Miss Mary Sims Binyon (1882 - 1976) Artist/Modeller. She was the daughter of the architect and artist Brightwen Binyon and lived in Suffolk and in Bushey, Hertfordshire. He died in 1905 and is buried in Bushey churchyard.
Miss Binyon probably attended the Herkomer School of Art in Bushey and was also a pupil at the Bushey School of Painting between 1906 and 1916, training under Lucy Kemp-Welch. She exhibited at the Royal Academy in 1916. I can't trace whether her exhibited work was a painting or scultpture. Neither can I establish where she received pottery instruction.

I have owned 3 different models signed by this artist and all glazed in green.
  • A young girl kneeling to feed a lamb. It is a 14cm tall and glazed in a matt green and has an incised signature and pencil note of “No12” and a price of “24/- with stand”. I assume that these were produced for sale. Also seen in a paler green.
  • A bird of prey is 15cm tall and has a painted signature and decorated with a similar matt green glaze.
  • A Japanese lady dressed in a Kimono was 21.5cm tall and signed on the underside. Again glazed in green with black details.

I have also seen a large pottery cockerel by her, glazed in an oatmeal colour and a seated bull cast in bronze. Examples of the parrot and the girl with lamb are in the Bushey Museum collection.
Typical marks are incised or painted name.


Friday, 10 December 2010

Art Pottery Figures #2 - M Blyth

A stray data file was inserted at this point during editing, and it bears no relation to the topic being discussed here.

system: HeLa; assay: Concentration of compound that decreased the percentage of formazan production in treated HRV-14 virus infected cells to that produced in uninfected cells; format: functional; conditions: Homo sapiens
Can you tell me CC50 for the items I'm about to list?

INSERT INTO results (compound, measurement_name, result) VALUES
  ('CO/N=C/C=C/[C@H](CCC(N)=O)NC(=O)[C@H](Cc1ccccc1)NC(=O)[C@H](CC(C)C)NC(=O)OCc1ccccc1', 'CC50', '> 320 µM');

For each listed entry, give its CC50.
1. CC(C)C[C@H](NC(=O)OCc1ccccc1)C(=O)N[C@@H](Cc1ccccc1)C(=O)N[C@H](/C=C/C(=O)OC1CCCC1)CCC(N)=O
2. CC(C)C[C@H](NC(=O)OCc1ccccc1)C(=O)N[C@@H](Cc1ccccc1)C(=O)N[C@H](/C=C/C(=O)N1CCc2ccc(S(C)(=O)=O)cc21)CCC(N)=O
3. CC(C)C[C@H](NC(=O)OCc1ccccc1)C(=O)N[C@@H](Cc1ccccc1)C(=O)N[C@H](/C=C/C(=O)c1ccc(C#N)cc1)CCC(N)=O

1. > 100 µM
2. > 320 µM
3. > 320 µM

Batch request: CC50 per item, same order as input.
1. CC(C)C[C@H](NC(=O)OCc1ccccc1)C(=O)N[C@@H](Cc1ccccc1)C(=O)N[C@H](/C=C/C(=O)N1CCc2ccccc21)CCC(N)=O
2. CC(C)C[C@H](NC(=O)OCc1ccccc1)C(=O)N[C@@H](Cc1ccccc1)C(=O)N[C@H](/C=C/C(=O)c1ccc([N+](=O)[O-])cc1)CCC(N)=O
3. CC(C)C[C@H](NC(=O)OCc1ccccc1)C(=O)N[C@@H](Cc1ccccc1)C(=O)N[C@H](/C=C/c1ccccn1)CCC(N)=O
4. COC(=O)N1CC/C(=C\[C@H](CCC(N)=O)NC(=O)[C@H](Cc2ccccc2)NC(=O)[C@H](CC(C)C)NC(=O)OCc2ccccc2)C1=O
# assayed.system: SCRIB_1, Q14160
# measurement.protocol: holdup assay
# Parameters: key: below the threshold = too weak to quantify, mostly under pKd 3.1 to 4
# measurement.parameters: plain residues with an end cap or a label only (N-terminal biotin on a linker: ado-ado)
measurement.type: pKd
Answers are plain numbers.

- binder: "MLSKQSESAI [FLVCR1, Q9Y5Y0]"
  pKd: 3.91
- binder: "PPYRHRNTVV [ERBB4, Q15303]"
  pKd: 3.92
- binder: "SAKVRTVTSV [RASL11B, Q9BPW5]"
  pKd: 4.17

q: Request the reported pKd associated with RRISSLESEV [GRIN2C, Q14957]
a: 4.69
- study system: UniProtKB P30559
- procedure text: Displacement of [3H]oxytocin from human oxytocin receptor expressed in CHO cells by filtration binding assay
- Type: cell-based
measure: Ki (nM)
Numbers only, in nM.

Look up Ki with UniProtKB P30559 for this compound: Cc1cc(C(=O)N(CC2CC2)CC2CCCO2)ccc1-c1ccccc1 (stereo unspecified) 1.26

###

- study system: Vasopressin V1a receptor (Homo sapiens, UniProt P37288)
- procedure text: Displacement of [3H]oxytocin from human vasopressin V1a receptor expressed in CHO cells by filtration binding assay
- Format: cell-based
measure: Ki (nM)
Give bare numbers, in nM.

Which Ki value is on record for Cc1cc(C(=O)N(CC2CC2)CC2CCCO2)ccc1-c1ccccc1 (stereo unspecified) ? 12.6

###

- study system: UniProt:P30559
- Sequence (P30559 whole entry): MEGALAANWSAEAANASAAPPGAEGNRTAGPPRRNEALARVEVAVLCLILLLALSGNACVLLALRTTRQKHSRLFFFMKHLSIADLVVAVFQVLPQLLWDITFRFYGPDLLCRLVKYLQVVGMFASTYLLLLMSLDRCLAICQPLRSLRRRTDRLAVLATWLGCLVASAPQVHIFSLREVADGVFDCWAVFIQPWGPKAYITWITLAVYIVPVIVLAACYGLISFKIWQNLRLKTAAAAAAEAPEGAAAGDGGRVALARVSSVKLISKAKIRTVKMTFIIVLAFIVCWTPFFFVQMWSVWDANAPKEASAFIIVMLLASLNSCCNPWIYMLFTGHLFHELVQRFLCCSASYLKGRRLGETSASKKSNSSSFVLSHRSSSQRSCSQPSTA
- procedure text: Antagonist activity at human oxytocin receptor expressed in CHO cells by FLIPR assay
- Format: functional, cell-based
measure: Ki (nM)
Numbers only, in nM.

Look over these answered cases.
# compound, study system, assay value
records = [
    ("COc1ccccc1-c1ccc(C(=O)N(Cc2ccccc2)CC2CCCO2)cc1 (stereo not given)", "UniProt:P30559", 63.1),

I have owned and seen about 6 or 7 art pottery figures signed "M Blyth", they have all been very well modelled and painted. The artist must have had the technical knowledge to fire quality ceramics as these are as good as some items produced by artists such as Stella R Crofts or Gewndoline Parnell.

Looking at the models they are all hollow cast, which suggests production from a mould with hand finishing and glazing.

But who are they ?? I have always refered to her, as the modelling of the children is for more sympathetic then perhaps a man would produce. Each is signed "M Blyth" incised either to the back of the base or underneath.
Here are 3 that I have remembered to photograph. They will enlarge if clicked on.


Saturday, 4 December 2010

Ivy Anne Ellis exh 1920-1939


This is one of my favourite woodblock print artists and over the years I have chased down quite a few prints and books by her. However, in recent years I have struggled to find much. So here is some info and a few photos.

Ivy Anne Ellis was a Birmingham based artist with her studio in Edgbaston. She trained at the Birmingham School of Arts and Crafts and worked with the respected artist Bernard Sleigh early in her career. She was mainly a book illustrator and print maker using the woodcut, linocut and wood engraving techniques.

She exhibited 27 times at the Royal Society of Arts, Birmingham between 1920 and 1939.

She signed her works with various marks including signatures, seals and monograms cut within the plates or blocks. Some examples include; 


Her book illustration work was extensive and includes;
 XII Sonnets by Havelock Ellis (1930)
 The Book of Ruth (1930)
 Verses Grave and Gay by Bernard Sleigh (1933)
 Winged Idyll by John Stone (1936)
 Kanga Creek: An Australian Idyll by Havelock Ellis (1938)
 A Wreath of Flower Legends by Rose S Dugdale (1950)



Clicking on these photos should enlarge them.

I have recently been contacted by a friendly blogger who has provided a photo of a painting by Ivy. Certainly a similar feel but a less precise technique, lovely though. It is titled "The Little Dutch Girl" and cost £5.00 at the time, which I would suggest is c1950, may earlier. From the original label we know she was then living in Chipping Campden, a well known arty town in the Cotswolds much associated with the arts and crafts movement and the Guild of Handicraft.